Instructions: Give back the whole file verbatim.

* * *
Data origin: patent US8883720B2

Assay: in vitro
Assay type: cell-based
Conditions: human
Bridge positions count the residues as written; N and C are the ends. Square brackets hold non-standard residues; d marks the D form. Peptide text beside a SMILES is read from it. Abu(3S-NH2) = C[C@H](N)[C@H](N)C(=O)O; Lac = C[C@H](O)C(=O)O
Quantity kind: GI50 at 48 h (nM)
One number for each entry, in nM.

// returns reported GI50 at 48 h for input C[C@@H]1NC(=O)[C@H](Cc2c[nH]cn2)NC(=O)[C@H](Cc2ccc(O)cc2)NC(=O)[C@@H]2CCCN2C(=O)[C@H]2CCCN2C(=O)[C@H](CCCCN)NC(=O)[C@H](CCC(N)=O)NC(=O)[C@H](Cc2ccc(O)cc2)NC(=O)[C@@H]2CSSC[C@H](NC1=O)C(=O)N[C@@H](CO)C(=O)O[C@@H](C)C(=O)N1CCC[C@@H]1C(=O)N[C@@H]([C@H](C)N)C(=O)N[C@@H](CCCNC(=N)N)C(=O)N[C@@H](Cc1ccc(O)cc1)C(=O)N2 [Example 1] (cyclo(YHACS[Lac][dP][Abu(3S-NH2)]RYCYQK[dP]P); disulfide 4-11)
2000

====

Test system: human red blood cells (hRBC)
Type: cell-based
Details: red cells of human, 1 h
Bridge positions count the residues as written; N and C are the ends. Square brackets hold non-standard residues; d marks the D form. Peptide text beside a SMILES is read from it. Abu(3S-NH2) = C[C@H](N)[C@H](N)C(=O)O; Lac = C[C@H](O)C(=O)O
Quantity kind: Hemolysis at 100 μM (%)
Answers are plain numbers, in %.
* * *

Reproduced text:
Data origin: patent US8883720B2

Assay: in vitro
Assay type: cell-based
Conditions: human
Bridge positions count the residues as written; N and C are the ends. Square brackets hold non-standard residues; d marks the D form. Peptide text beside a SMILES is read from it. Abu(3S-NH2) = C[C@H](N)[C@H](N)C(=O)O; Lac = C[C@H](O)C(=O)O
Quantity kind: GI50 at 48 h (nM)
One number for each entry, in nM.

// returns reported GI50 at 48 h for input C[C@@H]1NC(=O)[C@H](Cc2c[nH]cn2)NC(=O)[C@H](Cc2ccc(O)cc2)NC(=O)[C@@H]2CCCN2C(=O)[C@H]2CCCN2C(=O)[C@H](CCCCN)NC(=O)[C@H](CCC(N)=O)NC(=O)[C@H](Cc2ccc(O)cc2)NC(=O)[C@@H]2CSSC[C@H](NC1=O)C(=O)N[C@@H](CO)C(=O)O[C@@H](C)C(=O)N1CCC[C@@H]1C(=O)N[C@@H]([C@H](C)N)C(=O)N[C@@H](CCCNC(=N)N)C(=O)N[C@@H](Cc1ccc(O)cc1)C(=O)N2 [Example 1] (cyclo(YHACS[Lac][dP][Abu(3S-NH2)]RYCYQK[dP]P); disulfide 4-11)
2000

====

Test system: human red blood cells (hRBC)
Type: cell-based
Details: red cells of human, 1 h
Bridge positions count the residues as written; N and C are the ends. Square brackets hold non-standard residues; d marks the D form. Peptide text beside a SMILES is read from it. Abu(3S-NH2) = C[C@H](N)[C@H](N)C(=O)O; Lac = C[C@H](O)C(=O)O
Quantity kind: Hemolysis at 100 μM (%)
Answers are plain numbers, in %.